Puma’s new social ad campaign features a 60 second spot and a microsite that blends both Puma-created content and user-generated content. >> Puma

Ford’s unconventional virtual unveiling of the 2011 Ford Explorer on Facebook resulted in a larger increase of customer engagement than other automakers’ top Super Bowl ads. >> MediaPost

Monique Kumpis, Hyundai’s Experiential Marketing Manager, discusses how Hyundai’s “Uncensored” testimonial campaign is rooted in social media. >> ClickZ

What’s your social media success story?

Check out the following Kansas City area businesses:
435 South Magazine
The Studio 56
Gail’s Harley-Davidson
TCOY Wellness
Lockton Companies
American Red Cross – KC
Hallmark
Scooter’s Coffeehouse
Big Brothers Big Sisters
FruitToWellness
(Launching Soon!)

Marketing Lessons from Halloween

In General on November 1, 2010 at 10:40 pm

Everything you need to know about marketing…you already learned yesterday, on Halloween.

Okay, it might sound a little strange…just “read” me out.

On Saturday night, a few friends and I were chatting about Halloween…and before we knew it, we were all sharing ideas on what would make it fun for the kids….AND adults!  Which then lead to a conversation about Halloween as a kid…and sure enough, we all remember “certain” houses that gave the BEST treats, as well as the LAME ones too.  Oh and the costumes we chose to wear (or were forced to wear), haha!

Anyway…today I was thinking of how marketing fits into Halloween.  Let’s look at the 4 C’s vs. the 4 P’s of Marketing:

  1. Consumer Wants & Needs (vs. Product) – Knowing our audience, it’s safe to say that they want an exciting, tasty treat…and it’s those BIG candy bars that typically get kids excited (or glow sticks, which is a better compromise with parents on “tooth-brush”).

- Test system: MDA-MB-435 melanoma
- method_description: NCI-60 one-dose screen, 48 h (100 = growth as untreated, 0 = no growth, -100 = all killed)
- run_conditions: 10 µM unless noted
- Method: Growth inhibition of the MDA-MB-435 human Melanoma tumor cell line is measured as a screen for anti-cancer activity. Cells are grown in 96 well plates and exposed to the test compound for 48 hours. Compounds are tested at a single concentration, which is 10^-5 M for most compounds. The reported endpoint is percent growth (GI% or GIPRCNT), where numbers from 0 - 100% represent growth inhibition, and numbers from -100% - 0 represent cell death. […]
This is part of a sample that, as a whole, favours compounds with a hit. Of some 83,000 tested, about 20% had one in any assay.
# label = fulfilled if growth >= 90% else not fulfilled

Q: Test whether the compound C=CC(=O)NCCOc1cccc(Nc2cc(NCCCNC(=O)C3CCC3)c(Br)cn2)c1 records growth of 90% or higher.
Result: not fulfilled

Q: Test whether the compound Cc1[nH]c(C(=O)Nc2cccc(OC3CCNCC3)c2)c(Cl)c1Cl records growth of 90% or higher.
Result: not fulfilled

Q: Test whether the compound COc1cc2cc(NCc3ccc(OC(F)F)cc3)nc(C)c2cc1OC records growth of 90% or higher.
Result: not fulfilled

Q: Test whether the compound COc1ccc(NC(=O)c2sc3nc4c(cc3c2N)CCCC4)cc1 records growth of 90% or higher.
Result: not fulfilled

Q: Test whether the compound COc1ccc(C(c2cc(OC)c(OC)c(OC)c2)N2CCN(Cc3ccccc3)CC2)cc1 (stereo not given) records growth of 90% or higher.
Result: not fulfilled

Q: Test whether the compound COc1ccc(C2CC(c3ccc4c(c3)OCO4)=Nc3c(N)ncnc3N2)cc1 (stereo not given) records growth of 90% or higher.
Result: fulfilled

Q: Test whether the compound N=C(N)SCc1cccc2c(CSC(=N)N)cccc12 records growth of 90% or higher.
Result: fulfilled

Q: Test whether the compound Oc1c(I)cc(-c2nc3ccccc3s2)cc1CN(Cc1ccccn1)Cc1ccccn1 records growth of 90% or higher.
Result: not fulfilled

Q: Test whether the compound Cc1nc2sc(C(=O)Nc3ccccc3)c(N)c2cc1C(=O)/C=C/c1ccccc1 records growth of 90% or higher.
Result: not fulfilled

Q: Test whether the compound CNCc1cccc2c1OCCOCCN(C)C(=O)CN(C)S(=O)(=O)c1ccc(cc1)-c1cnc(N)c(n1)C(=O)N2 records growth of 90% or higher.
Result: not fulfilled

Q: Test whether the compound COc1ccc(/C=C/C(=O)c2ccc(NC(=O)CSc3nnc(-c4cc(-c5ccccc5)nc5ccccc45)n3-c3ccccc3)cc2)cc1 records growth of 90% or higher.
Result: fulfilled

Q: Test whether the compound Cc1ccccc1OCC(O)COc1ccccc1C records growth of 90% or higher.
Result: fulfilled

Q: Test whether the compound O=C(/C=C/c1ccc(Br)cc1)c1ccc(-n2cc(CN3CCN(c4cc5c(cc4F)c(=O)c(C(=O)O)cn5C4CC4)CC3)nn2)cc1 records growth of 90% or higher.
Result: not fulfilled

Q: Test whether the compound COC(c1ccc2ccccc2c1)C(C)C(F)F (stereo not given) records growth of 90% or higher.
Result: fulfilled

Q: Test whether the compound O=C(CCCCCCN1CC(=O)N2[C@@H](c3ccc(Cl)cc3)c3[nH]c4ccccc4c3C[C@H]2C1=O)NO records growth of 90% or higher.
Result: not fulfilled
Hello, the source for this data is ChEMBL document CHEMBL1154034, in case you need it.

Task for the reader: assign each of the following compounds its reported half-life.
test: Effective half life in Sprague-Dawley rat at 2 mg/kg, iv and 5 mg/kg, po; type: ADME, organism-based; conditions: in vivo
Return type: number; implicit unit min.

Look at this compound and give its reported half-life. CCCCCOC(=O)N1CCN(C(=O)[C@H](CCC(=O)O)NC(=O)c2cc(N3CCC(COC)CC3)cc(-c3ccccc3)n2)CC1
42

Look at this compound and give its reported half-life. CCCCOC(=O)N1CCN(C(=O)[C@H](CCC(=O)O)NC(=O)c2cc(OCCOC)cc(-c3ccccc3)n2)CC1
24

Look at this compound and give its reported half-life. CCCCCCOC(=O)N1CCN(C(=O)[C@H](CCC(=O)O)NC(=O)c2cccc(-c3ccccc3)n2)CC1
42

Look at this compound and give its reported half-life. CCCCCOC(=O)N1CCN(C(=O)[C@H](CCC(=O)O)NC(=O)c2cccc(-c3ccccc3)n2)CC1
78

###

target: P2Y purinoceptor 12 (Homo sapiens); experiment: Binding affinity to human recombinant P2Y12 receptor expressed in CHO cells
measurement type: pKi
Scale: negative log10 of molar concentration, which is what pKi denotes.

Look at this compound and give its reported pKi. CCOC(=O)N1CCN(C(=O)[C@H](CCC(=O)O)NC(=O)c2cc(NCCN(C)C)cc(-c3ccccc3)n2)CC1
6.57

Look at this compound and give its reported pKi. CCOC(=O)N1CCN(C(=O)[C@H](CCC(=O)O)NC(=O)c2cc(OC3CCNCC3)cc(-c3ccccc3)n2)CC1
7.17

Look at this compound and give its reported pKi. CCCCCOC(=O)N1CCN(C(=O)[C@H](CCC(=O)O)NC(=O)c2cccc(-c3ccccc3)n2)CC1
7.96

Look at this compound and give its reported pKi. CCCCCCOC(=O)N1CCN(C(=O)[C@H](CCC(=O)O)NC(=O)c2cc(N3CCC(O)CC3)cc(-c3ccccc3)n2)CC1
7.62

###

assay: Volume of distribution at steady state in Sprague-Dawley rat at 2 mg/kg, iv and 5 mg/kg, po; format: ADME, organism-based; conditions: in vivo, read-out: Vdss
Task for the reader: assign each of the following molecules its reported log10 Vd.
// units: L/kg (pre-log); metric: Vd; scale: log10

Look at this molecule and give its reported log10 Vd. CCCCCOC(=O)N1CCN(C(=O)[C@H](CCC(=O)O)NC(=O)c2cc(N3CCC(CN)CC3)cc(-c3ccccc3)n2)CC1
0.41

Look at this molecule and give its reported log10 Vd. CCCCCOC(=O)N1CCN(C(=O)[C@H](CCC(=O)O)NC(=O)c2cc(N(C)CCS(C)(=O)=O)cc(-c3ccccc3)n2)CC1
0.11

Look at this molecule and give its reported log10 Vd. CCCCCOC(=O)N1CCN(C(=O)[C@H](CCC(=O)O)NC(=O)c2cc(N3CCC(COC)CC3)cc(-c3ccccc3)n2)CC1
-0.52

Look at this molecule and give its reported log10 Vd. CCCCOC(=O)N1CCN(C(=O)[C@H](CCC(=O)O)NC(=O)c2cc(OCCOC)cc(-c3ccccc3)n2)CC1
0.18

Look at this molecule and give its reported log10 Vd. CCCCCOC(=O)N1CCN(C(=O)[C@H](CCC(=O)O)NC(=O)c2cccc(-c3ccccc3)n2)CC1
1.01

2. Cost to Satisfy (vs. Price) – Our audience hasn’t earned enough allowance yet to afford much, and some are just learning to walk.  So, free is the cost…just as long as they dressed up and ask for the treat.
  3. Convenience to buy/ask (vs. Place) – A well lit house within the “consumer’s” neighborhood would be ideal.
  4. Communication (vs. Promotion) –  The kids will be your promotion.  Word of mouth starts at a young age, haha…and kids don’t talk…THEY SHOUT!  (Several kids ran from our house shouting “Look!  They gave me the BIG kind!”)

Also – check out these other lessons that can be learned from the holiday:

From Michael Stelzner, Halloween Marketing Lessons :

  • If you want someone knocking on your door, turn on the light.
  • Be prepared to give something away.
  • Engage visitors, and they will love you.

From Paul Williams, of MarketingProfs:

  • When it comes to Haunted Houses, the more attention to detail you put into it, the better and more believable the experience is for guests. The same applies to your business. Pay attention to delivering quality at every customer touchpoint, and the more they’ll believe you’re a great brand.
  • The best scary movies have music to build suspense and fear. What soundtrack plays at your business?
  • If your plan is to scare kids on your front porch, you’ll have much better success if you keep your mask on and stay in character. Same thing applies to front-line employees, while customers are present, they need to stay in character as the “friendly, happy, sweet salesperson.”
  • Being “friendly, happy, and sweet” isn’t enough. Employees need to be genuine. Just like Halloween candy, too much artificial sweet will upset stomachs.
  • Every day is Halloween at your business. Characters of all shapes and sizes (some scary) come to your door looking for treats. If you don’t deliver, the trick is they won’t return.

Social Buzz Media, other highlights:

  • Know your audience, know their taste…and be prepared to deliver the tastiest content that gets raved about (and maybe shared, haha).  Some of my friends’ neighbors turned their front yard into a place for kids to play games, while the adults enjoyed a cider & helped kids toast marshmallows over the fire.
  • Take an interest in your audience & compliment them on their personal branding (attire).
  • Give people an option, but not too many: i.e.  TRICK or TREAT?  LOL

Can you think of any other marketing lessons you learned from Halloween?  :-)